"It lost all its potency," Chou said. That's why he was intrigued by cone snail venom. Venom insulins lack the sticky region of the B-chain and never clump up. Yet they still powerfully lower blood sugar in fish.
Inspiration from cone snail venom
Chou's team created six kinds of hybrid molecules, scaffolding the likely key features of venom insulins onto human insulin -- only these lab-made molecules lacked the sticky part of the B-chain. The hybrid insulins had small molecular additions to their A-chains, which were cribbed from cone snail venom.
The hybrid insulins didn't stick to each other, the researchers found. And their latest work -- which employs cryo-electron microscopy, a type of structural imaging, to capture images of the hybrid insulins binding with human insulin receptors in high resolution -- shows that four of these hybrids bind quite well to human insulin receptors. The images captured were at such a high magnification that the scientists could see small shifts in individual molecules.
When the hybrid insulins bind to the receptors, they cause the receptor to change shape, triggering other cell signals. The shape changes induced by the hybrid insulins suggest that it may be possible to fine-tune them toward activating just one of the hormone's two main functions: moving sugar out of the blood stream. Even more interesting -- the insulin receptors take on different shapes when bound to hybrid insulins versus human insulin, which gives clues about how the receptor activates different cell-signaling pathways, Chou said.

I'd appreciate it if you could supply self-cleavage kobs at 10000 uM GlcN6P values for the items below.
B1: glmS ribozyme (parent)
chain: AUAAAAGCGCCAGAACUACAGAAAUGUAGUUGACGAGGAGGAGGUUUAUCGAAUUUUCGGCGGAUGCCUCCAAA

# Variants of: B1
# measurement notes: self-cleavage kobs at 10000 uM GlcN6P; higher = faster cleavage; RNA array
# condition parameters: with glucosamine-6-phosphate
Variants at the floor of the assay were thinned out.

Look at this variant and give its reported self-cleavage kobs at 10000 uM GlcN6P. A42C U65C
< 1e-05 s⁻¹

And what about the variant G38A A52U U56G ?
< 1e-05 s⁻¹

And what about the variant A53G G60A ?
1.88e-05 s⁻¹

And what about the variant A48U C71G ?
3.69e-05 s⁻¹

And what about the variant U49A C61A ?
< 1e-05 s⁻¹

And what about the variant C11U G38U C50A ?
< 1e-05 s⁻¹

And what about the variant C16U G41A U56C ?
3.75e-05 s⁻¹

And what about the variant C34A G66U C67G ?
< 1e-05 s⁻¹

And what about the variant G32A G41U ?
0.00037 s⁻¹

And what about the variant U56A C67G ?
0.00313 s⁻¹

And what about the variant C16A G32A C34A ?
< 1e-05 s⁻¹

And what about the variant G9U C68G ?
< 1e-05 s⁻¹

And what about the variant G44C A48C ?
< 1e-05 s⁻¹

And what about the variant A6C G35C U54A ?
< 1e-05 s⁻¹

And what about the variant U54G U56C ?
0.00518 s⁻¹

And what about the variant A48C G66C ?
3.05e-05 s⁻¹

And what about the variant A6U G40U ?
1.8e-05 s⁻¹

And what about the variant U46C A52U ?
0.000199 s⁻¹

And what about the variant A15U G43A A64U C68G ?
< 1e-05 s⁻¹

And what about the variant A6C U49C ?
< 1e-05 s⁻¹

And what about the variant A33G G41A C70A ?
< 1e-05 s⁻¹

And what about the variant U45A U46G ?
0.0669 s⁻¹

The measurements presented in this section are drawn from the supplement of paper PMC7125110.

"Normally, human insulin can make cells bigger and make them divide faster. In the long run, this can raise potential concerns about cancer for people with diabetes," Chou said. Tinkering with the insulin given to people with diabetes could theoretically raise their cancer risk, so it would be a big bonus if the molecular changes in venom-human hybrid insulins didn't trigger excess cell division. "Whenever someone comes out with a new insulin, we want to make sure it doesn't give more growth-promoting signal." The team is continuing to investigate this possibility.
Onwards to the artificial pancreas
The hybrid insulins now need to be tested in animal models of diabetes and in clinical trials in people. If these tests work well, Chou has high hopes for how the fast-acting hybrids could ease the lives of people with diabetes.
It's already possible for patients to wear a small under-the-skin glucose sensor connected digitally to an insulin pump. These "closed-loop" treatment systems automate many aspects of diabetes care, but are hampered by the slow action of insulin injected under the skin, and they still require patients to count carbohydrates and plan insulin doses in advance of meals.
Chou hopes for a day when patients could instead eat what they want, when they're hungry, and trust their closed-loop diabetes technology to take care of the rest, sensing the rise in blood sugar, then quickly releasing tailored amounts of a fast-acting venom-human hybrid insulin that would soon return the person's blood sugar levels to a healthy range.
Meanwhile, cone snails around the world will still be burrowing in the sand, waiting to attack unsuspecting fish with their powerful venom, never knowing their toxic weaponry has been reengineered to help humans.